Leaving Time: A Novel

Free Leaving Time: A Novel by Jodi Picoult

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Authors: Jodi Picoult
China … rose. China … rose. And the client looks up and says to me,
Well, when she died, I inherited her whole set of china, and it’s got a rose pattern
. Now, I have no idea why Grandma was showing me egg rolls instead of a gravy bowl with a rose on it. But that’s what I mean—an elephant might not really be an elephant. It could be standing in for something else.”
    I look at her, confused. “But you’ve told me twice now that she’s not dead.”
    Serenity hesitates. “Look, you should know that I don’t exactly have a perfect track record.”
    I shrug. “Just because you screwed up once doesn’t mean you’ll screw up again.”
    She opens her mouth, but then snaps it shut.
    “Back when you used to find missing people,” I ask, “how did you do it?”
    “I’d take a piece of clothing or a toy that belonged to the child. Then I’d go for a walk with the cops, trying to retrace the last few minutes where he was seen,” Serenity says. “And sometimes I’d get … something.”
    “Like?”
    “A flash in my head—of a street sign or type of landscape, or a make of car, or even once a goldfish bowl that turned out to be in the room where the kid was being locked up. But …” She shifts uneasily. “My psychic arteries may have hardened a little bit.”
    I don’t know how a psychic could ever lose, if—as Serenity says—the information she gets might be a direct hit or might actually mean the exact opposite. It seems to me like the biggest career safety net
ever
. And yeah, maybe the elephant Serenity pictured is some metaphor for a huge obstacle my mother’s faced; but as Freud would probably say, maybe it’s really an elephant. There’s only one way to find out. “You have a car, right?”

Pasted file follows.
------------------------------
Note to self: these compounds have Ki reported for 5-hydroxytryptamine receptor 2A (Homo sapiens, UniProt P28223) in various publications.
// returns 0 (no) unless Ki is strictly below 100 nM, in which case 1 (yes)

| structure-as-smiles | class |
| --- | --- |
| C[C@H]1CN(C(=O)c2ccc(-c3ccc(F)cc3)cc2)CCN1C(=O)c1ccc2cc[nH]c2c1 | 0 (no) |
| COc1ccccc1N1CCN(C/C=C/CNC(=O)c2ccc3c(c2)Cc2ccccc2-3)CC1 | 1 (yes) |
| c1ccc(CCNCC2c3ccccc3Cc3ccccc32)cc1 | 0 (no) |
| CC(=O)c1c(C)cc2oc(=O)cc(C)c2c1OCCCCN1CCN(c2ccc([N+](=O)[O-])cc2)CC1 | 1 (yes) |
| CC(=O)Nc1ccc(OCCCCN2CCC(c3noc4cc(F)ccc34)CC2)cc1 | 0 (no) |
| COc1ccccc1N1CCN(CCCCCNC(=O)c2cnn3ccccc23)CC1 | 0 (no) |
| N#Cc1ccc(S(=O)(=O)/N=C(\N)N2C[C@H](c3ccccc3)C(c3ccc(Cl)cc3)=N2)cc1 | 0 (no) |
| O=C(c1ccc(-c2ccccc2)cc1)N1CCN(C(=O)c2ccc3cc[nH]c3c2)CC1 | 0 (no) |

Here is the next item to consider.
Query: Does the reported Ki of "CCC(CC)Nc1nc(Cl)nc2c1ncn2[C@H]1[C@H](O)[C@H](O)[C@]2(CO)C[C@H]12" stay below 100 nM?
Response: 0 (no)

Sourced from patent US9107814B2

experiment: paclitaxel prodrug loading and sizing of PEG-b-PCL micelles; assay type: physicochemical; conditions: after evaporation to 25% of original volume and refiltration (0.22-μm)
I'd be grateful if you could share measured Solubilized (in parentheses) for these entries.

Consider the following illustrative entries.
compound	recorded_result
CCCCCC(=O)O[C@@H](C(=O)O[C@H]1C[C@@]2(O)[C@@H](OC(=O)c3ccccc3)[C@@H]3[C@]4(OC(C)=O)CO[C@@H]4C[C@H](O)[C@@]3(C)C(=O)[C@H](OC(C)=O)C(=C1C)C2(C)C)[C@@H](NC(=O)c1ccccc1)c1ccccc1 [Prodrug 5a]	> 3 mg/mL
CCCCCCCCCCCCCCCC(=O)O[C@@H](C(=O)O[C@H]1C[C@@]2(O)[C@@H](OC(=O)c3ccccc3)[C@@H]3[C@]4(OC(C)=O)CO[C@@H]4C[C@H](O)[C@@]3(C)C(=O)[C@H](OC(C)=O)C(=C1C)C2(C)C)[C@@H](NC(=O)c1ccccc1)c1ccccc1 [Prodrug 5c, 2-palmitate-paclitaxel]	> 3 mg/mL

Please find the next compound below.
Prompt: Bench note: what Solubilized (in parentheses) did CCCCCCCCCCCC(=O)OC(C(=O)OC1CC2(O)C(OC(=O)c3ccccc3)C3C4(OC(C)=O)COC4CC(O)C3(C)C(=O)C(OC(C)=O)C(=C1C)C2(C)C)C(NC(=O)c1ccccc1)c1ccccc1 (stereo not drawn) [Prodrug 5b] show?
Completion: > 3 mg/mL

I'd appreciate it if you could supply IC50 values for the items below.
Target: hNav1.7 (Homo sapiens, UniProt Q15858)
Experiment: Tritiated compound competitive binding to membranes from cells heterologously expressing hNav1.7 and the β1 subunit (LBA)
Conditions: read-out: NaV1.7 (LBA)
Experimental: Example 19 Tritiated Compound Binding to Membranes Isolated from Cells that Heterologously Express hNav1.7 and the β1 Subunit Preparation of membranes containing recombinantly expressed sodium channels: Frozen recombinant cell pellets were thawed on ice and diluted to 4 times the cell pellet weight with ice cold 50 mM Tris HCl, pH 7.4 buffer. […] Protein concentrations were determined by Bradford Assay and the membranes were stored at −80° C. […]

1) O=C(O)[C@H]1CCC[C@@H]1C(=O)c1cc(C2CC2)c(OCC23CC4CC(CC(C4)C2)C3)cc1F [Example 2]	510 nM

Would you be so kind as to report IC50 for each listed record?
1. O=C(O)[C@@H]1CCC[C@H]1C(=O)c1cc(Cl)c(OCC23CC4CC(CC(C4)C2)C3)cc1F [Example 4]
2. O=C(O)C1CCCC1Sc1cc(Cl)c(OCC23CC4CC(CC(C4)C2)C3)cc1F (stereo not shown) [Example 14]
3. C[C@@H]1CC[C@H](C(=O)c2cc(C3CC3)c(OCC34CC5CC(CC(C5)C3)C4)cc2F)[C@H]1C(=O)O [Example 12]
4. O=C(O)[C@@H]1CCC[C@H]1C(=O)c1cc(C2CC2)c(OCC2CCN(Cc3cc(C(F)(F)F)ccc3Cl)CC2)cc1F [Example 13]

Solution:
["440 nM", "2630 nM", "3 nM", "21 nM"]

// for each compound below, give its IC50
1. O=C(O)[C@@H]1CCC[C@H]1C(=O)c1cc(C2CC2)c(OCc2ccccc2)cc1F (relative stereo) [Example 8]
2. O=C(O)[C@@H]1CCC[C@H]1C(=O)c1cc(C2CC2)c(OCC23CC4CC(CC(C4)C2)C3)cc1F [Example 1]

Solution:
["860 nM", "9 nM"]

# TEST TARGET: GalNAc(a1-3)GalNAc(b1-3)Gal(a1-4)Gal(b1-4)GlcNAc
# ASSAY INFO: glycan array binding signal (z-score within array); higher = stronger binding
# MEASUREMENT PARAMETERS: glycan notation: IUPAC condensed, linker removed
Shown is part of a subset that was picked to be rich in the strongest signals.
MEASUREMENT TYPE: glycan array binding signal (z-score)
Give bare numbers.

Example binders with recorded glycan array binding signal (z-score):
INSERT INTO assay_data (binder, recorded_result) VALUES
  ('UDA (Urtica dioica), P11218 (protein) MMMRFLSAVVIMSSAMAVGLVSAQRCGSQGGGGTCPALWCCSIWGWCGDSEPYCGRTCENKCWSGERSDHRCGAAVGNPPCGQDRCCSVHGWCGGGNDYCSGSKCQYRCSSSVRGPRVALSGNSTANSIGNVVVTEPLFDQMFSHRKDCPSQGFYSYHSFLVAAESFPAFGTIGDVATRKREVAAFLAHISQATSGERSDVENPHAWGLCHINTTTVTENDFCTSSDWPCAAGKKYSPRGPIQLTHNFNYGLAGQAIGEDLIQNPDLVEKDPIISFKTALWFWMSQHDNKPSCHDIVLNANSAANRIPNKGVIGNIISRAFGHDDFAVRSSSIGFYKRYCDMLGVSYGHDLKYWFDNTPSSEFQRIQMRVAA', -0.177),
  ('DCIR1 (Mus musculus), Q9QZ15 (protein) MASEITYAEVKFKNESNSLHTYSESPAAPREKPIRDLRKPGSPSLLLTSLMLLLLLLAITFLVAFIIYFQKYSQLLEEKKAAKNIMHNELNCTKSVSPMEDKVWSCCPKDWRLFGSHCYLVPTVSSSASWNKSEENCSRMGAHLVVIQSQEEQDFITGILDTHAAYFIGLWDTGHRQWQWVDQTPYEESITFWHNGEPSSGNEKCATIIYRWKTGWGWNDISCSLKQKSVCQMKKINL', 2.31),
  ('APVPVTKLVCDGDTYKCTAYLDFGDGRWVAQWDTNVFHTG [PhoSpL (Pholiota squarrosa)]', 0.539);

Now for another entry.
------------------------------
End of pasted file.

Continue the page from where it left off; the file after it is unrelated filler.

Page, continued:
“Yeah … what? Why?”
    I walk across the living room, wrapping my mother’s scarf around my neck. Then I reach into one of the drawers I’d searched through when I first arrived, in which I’d seen a jangle of car keys. I toss them to Serenity and walk out the door of her apartment. I may not be psychic, but I know this much: She’s too curious about what that dream means not to follow.
    Serenity drives a yellow VW Bug from the 1980s that has rusted through in a lacy pattern behind the passenger door. My bike is pretzeled into the backseat. I direct her on back roads and state highways, getting lost only twice, because you can cut through alleyways on a bike that you can’t cut through with a car. When we get to the StarkNature Preserve, we are the only car parked in the lot. “Now are you going to tell me why you dragged me here?” she asks.
    “This used to be an elephant sanctuary,” I tell her.
    She looks out the window, as if she expects to still see one. “Here? In New Hampshire?”
    I nod. “My dad was an animal behaviorist. He started the place, before he met my mom. Everyone thinks about elephants living in superhot places like Thailand and Africa, but they can adapt really well to cold, and even snow. When I was born he had seven elephants here that he’d rescued from zoos and circuses.”
    “Where are they now?”
    “The Elephant Sanctuary in Tennessee took them all, when this place shut down.” I look at the chain gate across the trailhead. “The land was sold back to the state. I was too little to remember when it happened.” I open the passenger door and get out of the car, glancing back to make sure that Serenity is following me. “We have to walk the rest of the way.”
    Serenity looks down at her leopard-print flip-flops and then at the overgrown trail. “Where?”
    “You tell me.”
    It takes Serenity a moment to understand what I’m asking her to do. “Oh no,” she says. “
Hell
no.” She pivots on her heel and starts back to the car.
    I grab her arm. “You told me you haven’t had a dream in years. But you dreamed about my mom. It’s not going to hurt to see if you get a flash of something, is it?”
    “Ten years isn’t a cold case, it’s an

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